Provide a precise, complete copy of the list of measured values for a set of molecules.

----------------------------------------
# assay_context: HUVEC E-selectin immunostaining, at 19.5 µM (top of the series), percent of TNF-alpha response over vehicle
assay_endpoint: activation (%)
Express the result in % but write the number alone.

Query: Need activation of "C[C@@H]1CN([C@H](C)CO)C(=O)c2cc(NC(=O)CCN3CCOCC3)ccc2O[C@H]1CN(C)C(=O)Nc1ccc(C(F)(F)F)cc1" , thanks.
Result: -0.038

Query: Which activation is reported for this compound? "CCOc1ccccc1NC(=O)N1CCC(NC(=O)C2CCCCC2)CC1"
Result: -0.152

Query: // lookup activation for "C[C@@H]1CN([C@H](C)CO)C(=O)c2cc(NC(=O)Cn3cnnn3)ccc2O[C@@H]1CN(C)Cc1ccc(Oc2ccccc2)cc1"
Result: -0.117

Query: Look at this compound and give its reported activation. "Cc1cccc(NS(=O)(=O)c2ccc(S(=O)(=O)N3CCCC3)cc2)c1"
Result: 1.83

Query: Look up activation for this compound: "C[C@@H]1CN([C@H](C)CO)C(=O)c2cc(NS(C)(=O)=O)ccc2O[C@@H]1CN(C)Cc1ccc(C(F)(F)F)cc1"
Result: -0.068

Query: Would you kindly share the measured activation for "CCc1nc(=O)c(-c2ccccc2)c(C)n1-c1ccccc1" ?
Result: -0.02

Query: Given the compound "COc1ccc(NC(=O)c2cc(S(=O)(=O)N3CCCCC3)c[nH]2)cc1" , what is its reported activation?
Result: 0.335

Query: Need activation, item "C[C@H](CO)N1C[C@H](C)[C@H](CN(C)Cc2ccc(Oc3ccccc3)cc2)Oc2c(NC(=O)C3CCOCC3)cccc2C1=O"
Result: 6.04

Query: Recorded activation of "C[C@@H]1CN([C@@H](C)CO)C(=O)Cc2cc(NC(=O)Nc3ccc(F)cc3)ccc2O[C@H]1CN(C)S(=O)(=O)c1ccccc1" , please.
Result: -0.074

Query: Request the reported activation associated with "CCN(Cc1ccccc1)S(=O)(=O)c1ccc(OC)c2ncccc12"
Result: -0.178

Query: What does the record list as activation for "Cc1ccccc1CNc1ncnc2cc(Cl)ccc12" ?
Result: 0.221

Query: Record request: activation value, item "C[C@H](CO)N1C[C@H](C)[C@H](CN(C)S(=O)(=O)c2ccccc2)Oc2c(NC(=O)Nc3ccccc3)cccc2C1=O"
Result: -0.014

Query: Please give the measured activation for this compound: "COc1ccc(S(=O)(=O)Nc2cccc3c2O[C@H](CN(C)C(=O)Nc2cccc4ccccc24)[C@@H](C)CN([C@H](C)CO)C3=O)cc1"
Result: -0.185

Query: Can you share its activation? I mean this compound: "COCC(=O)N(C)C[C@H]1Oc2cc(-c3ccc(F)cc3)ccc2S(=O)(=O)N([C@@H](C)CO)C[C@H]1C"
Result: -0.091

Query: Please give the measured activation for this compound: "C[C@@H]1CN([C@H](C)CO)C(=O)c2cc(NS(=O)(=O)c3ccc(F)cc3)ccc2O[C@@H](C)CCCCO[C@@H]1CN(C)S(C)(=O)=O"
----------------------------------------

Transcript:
# assay_context: HUVEC E-selectin immunostaining, at 19.5 µM (top of the series), percent of TNF-alpha response over vehicle
assay_endpoint: activation (%)
Express the result in % but write the number alone.

Query: Need activation of "C[C@@H]1CN([C@H](C)CO)C(=O)c2cc(NC(=O)CCN3CCOCC3)ccc2O[C@H]1CN(C)C(=O)Nc1ccc(C(F)(F)F)cc1" , thanks.
Result: -0.038

Query: Which activation is reported for this compound? "CCOc1ccccc1NC(=O)N1CCC(NC(=O)C2CCCCC2)CC1"
Result: -0.152

Query: // lookup activation for "C[C@@H]1CN([C@H](C)CO)C(=O)c2cc(NC(=O)Cn3cnnn3)ccc2O[C@@H]1CN(C)Cc1ccc(Oc2ccccc2)cc1"
Result: -0.117

Query: Look at this compound and give its reported activation. "Cc1cccc(NS(=O)(=O)c2ccc(S(=O)(=O)N3CCCC3)cc2)c1"
Result: 1.83

Query: Look up activation for this compound: "C[C@@H]1CN([C@H](C)CO)C(=O)c2cc(NS(C)(=O)=O)ccc2O[C@@H]1CN(C)Cc1ccc(C(F)(F)F)cc1"
Result: -0.068

Query: Would you kindly share the measured activation for "CCc1nc(=O)c(-c2ccccc2)c(C)n1-c1ccccc1" ?
Result: -0.02

Query: Given the compound "COc1ccc(NC(=O)c2cc(S(=O)(=O)N3CCCCC3)c[nH]2)cc1" , what is its reported activation?
Result: 0.335

Query: Need activation, item "C[C@H](CO)N1C[C@H](C)[C@H](CN(C)Cc2ccc(Oc3ccccc3)cc2)Oc2c(NC(=O)C3CCOCC3)cccc2C1=O"
Result: 6.04

Query: Recorded activation of "C[C@@H]1CN([C@@H](C)CO)C(=O)Cc2cc(NC(=O)Nc3ccc(F)cc3)ccc2O[C@H]1CN(C)S(=O)(=O)c1ccccc1" , please.
Result: -0.074

Query: Request the reported activation associated with "CCN(Cc1ccccc1)S(=O)(=O)c1ccc(OC)c2ncccc12"
Result: -0.178

Query: What does the record list as activation for "Cc1ccccc1CNc1ncnc2cc(Cl)ccc12" ?
Result: 0.221

Query: Record request: activation value, item "C[C@H](CO)N1C[C@H](C)[C@H](CN(C)S(=O)(=O)c2ccccc2)Oc2c(NC(=O)Nc3ccccc3)cccc2C1=O"
Result: -0.014

Query: Please give the measured activation for this compound: "COc1ccc(S(=O)(=O)Nc2cccc3c2O[C@H](CN(C)C(=O)Nc2cccc4ccccc24)[C@@H](C)CN([C@H](C)CO)C3=O)cc1"
Result: -0.185

Query: Can you share its activation? I mean this compound: "COCC(=O)N(C)C[C@H]1Oc2cc(-c3ccc(F)cc3)ccc2S(=O)(=O)N([C@@H](C)CO)C[C@H]1C"
Result: -0.091

Query: Please give the measured activation for this compound: "C[C@@H]1CN([C@H](C)CO)C(=O)c2cc(NS(=O)(=O)c3ccc(F)cc3)ccc2O[C@@H](C)CCCCO[C@@H]1CN(C)S(C)(=O)=O"